Scripps News has confirmed that Louisiana Republican Rep. Steve Scalise has now withdrawn his nomination for House speakership.
The sudden blow to the GOP's urgent search for a House speaker nominee extends lawmakers' work by what could be days, to find their choice to go up against the Democrat's pick, House Minority Leader Hakeem Jeffries, in a vote for the spot previously occupied by ousted former speaker Rep. Kevin McCarthy of California.
House Republicans had nominated Rep. Scalise,the House Majority Leader, as their next candidate to become speaker of the House, after removing Rep. McCarthy from the position in a dramatic display on the House floor days ago.
In a secret ballot at the Capitol, House Republicans chose Scalise as their nominee for speaker, with 113 votes to Jim Jordan's 99, while eight members voted for other candidates, and three voted present.
Scalise went on to face Minority Leader Jeffries, a Democrat from New York, and the Democratic speaker nominee selected this week, on the House floor.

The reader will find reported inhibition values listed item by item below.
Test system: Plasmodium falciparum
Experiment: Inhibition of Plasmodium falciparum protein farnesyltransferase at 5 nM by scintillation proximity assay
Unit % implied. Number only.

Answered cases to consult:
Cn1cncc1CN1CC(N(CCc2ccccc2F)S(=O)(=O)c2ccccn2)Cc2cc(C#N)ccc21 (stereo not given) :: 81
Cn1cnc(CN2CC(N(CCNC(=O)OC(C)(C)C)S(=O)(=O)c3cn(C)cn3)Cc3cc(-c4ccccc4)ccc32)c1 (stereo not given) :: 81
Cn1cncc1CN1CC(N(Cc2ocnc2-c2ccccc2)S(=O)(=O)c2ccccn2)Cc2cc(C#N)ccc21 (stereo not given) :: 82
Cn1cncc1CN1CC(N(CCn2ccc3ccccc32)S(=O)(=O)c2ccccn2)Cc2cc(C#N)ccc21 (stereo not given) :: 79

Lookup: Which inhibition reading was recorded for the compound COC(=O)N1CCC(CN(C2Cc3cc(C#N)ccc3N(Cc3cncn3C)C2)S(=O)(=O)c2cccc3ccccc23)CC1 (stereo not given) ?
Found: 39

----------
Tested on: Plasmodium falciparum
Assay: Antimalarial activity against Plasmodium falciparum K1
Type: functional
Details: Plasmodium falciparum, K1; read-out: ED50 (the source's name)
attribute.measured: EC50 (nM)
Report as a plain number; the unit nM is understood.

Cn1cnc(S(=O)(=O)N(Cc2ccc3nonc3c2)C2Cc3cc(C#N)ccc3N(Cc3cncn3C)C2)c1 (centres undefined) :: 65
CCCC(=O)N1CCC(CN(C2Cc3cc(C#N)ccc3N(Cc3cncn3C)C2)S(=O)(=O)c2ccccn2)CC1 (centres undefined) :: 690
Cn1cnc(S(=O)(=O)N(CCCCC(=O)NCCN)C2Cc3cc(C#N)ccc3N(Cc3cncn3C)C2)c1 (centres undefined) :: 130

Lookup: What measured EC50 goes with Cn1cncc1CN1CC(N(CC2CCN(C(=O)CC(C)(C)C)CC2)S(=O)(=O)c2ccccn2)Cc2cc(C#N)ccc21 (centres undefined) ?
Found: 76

The timing of the full House speaker vote has remained uncertain, and will now likely be extended for longer now that Rep. Scalise has decided to step out of the race.
Rep. McCarthy left the offices for the speaker on Wednesday at around 5 p.m. ET and told reporters that he didn't think we would be likely to see a vote by midweek, possibly signaling a stall in talks before Thursday.
When Republicans are able to finally cast their votes for the speaker on the House floor, they will require at least 217 votes to secure their pick as speaker. However, even when Rep. Scalise was the nominee for the party, a number of Republicans told Scripps News that they would continue to support Jordan, who faced Scalise in the internal party vote but lost. That could complicate the next nominee's path to the speakership.
"The House GOP Conference is broken. So we oust Kevin McCarthy and all other leaders are rewarded with promotions? How does that make sense or change anything? We need to chart a different path forward. In the meantime, I plan to vote for Jim Jordan on the floor," Rep. Lloyd Smucker said.
Scalise assumed office in Congress in 2008 following his tenure in the Louisiana State Legislature from 1996 to 2008.
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